We’ve all been there. Someone offers us a cup of coffee and It’s. Just. Wrong. It’s vinegary. It’s gritty. It’s nasty and bitter. It’s (worst of all) way too weak. Bad coffee can reduce a grown man to tears. It can ruin marriages. It can even ruin your shot at salvation. God HATES bad coffee.
Bad coffee is bad news.
“But El Chris!” You’ll cry, “I’m no coffee nut, I just like drinking the stuff! What can I DOOO?” Fear not, dear readers, for El Chris will show you how to grind your coffee RIGHT.
The grind is a VERY important part of brewing good coffee. It makes as much of a difference as the beans you use. Today you’ll learn how to grind for a percolator, French press, drip coffee pot, and espresso maker. You’ll also learn what to look for on pre-packaged coffee. More on that later.
Aside from being a delicious type of sandwich, a grinder is crucial. There are two types of grinders: a burr grinder and a blade grinder. Blade grinders use two blades shaped like a propeller to chop up the beans. Blade grinders are cheaper, simpler, and infinitely more popular, but they lack consistency in the grind. When I grind coarse coffee in my blade grinder, I find some whole beans leftover that weren’t touched by the blades. This burr grinder is infinitely better and far more consistent, but they can cost a little more than blade grinders. I will be demonstrating with a blade grinder today. I like this one because it’s adjustable, but unfortunately it’s not made anymore. If you REALLY like mine, you can get a similar one here but you might as well get the burr grinder.
Percolator and French Press
Both of these use coarsely ground coffee, but that’s often overlooked, resulting in super bad coffee.
Percolation is the oldest modern method of brewing coffee. It’s still used to make lots of coffee quickly, but it’s often done with drip-grind coffee (which is any coffee that you buy pre-ground, like Starbucks, Folgers, Archer Farms, etc…) which is too fine for the built-in filters used by percolators. If the coffee is too fine, it slips through the metal filter and rests at the bottom of your pot, then it winds up in your mouth.
The same issue happens with a French press. A French press, like a percolator, doesn’t use a paper filter. The Patient Wife and I got this one for our wedding and it has served us well morning after morning and has saved us a TON on filters. You know, because a French press doesn’t need filters.
Anyway, if your coffee is ground too fine, it will slip through the mesh filter and give you gritty sludge at the bottom of your cup. A mouthful of that will destroy everything you love and probably your morning.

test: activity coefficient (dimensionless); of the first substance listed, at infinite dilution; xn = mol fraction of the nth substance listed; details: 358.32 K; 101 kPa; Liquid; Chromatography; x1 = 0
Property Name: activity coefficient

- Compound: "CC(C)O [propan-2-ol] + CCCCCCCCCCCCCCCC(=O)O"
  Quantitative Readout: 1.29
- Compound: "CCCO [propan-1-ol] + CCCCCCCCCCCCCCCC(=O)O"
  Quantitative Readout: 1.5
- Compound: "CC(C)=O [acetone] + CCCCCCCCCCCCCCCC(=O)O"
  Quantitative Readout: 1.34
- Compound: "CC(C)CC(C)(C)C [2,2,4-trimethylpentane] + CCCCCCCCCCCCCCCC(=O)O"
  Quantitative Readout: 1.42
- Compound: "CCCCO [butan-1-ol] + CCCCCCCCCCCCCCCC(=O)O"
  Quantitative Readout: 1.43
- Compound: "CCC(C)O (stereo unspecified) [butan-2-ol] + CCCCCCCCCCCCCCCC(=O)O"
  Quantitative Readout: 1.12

Properly ground coarse coffee should feel like kosher salt.
These are your Mr Coffees, your “Free coffee maker if you sign up for Gevalia!” and likely your office and home coffee maker. If you ever buy a bag or can of coffee in the grocery store, it’s a drip grind. Electric drip brewers revolutionized home brewing because the temperature could be more precisely controlled and suddenly coffee tasted good. Boiling water is so hot that it over-extracts the coffee and makes really acidic, REALLY bitter coffee. Drip brewers don’t do that.
Drip brew coffee should be ground finer than percolator or French press. It should feel like sand.
This one is tricky. Espresso is both a roast and a grind and that throws a LOT of people off. You can put ANY coffee bean, espresso ROAST or otherwise, through your espresso maker.
Especially with espresso, it’s always best to buy the whole beans and grind them yourself. If you buy a bag of espresso at the store and it’s ground, odds are it’s ground for a drip brewer and NOT for an espresso maker. Starbucks and Caribou Coffee are AWFUL at this. This is too coarse for an espresso maker and will result in weak, watery espresso. Even if it isn’t labeled as drip grind, you can tell it is if you read the instructions. If it says to use 1 tablespoon of coffee for 6-8 ounces of water, then it’s drip grind. You can actually grind any roast of coffee into espresso, but we’ll get to that another time. Well-ground espresso should look like fine sugar. If it’s more like flour or powdered sugar, your espresso maker will clog and spray hot water everywhere, so watch for that.
This week, I’ll teach you how to make coffee using each of these methods, plus a few other non-traditional methods not covered here. Never again will you make a crappy cup of coffee. Remember folks, God HATES bad coffee.